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Could USA presidential DNA trail reveal Middle-Eastern origins?

DNA testing carried out by University of Leicester geneticists and funded by The Wellcome Trust has thrown new light on the ancestry of one of the USAs most revered figures, the third President, Thomas Jefferson.

Almost 10 years ago, the University of Leicester team, led by Professor Mark Jobling, together with international collaborators, showed that Thomas Jefferson had fathered at least one of the sons of Sally Hemings, a slave of Jeffersons.

The work was done using the Y chromosome, a male-specific part of our DNA that passes down from father to son. Jefferson carried a very unusual Y chromosome type, which helped to strengthen the evidence in the historical paternity case.

Now, new techniques have been brought to bear on Jeffersons Y chromosome, in a study reported in the American Journal of Physical Anthropology. The presidential chromosome turns out to belong to a rare class called K2, which is found at its highest frequency in the Middle East and Eastern Africa, including Oman, Somalia and Iraq. Its closest match was in a man from Egypt. Could this mean that the President had recent ancestry in the Middle East? A careful survey revealed a few K2 chromosomes in France, Spain and England. Together, the K2s form a diverse group that may, in fact, have been in western Europe for many thousands of years.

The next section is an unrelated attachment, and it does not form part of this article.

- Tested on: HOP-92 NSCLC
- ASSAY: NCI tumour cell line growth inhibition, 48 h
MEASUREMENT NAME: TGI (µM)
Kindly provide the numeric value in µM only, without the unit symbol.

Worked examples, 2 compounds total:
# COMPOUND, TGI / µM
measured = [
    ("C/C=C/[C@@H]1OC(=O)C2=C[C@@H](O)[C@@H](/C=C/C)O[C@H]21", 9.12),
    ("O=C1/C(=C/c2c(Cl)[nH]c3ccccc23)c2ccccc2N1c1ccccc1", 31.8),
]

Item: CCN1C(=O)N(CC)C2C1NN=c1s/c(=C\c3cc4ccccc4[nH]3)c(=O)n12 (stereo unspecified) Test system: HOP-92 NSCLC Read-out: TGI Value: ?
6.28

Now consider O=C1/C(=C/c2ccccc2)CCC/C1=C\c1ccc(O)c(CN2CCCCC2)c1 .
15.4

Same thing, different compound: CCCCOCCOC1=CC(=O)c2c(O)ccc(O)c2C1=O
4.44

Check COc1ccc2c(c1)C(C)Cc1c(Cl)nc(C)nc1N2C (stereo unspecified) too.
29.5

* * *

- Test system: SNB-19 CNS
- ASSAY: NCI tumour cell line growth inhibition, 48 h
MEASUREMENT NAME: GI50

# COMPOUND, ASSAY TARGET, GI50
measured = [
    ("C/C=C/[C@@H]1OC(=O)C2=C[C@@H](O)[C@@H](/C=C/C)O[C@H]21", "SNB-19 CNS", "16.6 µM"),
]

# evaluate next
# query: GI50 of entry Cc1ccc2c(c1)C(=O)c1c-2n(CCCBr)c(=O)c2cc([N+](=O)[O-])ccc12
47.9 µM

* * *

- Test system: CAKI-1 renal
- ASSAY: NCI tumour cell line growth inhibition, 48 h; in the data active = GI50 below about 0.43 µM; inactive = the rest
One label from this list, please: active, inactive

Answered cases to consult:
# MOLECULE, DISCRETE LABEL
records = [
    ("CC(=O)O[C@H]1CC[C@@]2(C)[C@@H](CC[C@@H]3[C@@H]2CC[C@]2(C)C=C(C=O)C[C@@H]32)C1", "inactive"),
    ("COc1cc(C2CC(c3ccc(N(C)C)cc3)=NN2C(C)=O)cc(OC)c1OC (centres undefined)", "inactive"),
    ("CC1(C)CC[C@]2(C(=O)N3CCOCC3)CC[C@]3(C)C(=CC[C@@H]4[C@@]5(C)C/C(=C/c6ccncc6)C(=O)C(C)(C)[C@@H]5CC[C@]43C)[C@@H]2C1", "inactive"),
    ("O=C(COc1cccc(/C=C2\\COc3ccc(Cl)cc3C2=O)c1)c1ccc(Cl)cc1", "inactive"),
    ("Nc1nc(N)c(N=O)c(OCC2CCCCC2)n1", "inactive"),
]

Further evidence for Jeffersons British origins come from the finding that two out of 85 randomly recruited men named Jefferson share exactly the same Y chromosome as the President. Prof Jobling said: The two men have ancestry in Yorkshire and the West Midlands, and knew of no historical connection to the USA. They were amazed and fascinated by the link, which connects them into Thomas Jeffersons family tree, probably about 11 generations ago.

The ultimate origins of K2 chromosomes remain a mystery, however, and need further investigation: while they may have been present in Europe since the Stone Age, another
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Contact: Ather Mirza
pressoffice@le.ac.uk
01-162-522-415
University of Leicester
28-Mar-2007


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